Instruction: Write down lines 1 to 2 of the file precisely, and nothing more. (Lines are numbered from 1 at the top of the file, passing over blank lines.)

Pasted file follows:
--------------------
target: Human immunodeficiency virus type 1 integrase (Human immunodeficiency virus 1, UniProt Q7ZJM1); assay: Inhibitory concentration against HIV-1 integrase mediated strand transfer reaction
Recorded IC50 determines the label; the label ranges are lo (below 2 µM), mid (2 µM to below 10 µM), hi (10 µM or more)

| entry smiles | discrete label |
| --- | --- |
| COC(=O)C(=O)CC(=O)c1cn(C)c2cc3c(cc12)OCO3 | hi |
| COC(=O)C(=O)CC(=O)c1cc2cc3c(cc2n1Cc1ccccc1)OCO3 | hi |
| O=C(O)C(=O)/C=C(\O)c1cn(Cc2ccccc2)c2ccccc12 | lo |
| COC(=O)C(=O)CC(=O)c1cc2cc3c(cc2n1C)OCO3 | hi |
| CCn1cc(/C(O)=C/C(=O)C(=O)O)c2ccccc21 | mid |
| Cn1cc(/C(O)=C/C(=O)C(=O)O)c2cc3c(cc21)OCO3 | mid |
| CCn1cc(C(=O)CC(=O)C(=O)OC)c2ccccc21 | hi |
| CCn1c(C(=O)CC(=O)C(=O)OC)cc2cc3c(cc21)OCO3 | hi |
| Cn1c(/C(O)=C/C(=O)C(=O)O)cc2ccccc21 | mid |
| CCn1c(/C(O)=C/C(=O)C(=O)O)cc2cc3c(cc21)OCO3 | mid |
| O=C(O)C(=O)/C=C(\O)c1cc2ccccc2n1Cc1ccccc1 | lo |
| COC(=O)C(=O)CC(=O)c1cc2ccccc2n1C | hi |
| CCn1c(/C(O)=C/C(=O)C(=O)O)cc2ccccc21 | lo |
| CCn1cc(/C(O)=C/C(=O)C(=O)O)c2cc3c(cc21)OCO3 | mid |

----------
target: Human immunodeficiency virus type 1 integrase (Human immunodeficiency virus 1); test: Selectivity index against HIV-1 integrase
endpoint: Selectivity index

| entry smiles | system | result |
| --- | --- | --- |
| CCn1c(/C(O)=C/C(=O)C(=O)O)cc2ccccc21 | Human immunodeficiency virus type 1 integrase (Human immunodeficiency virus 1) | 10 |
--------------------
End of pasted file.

target: Human immunodeficiency virus type 1 integrase (Human immunodeficiency virus 1, UniProt Q7ZJM1); assay: Inhibitory concentration against HIV-1 integrase mediated strand transfer reaction
Recorded IC50 determines the label; the label ranges are lo (below 2 µM), mid (2 µM to below 10 µM), hi (10 µM or more)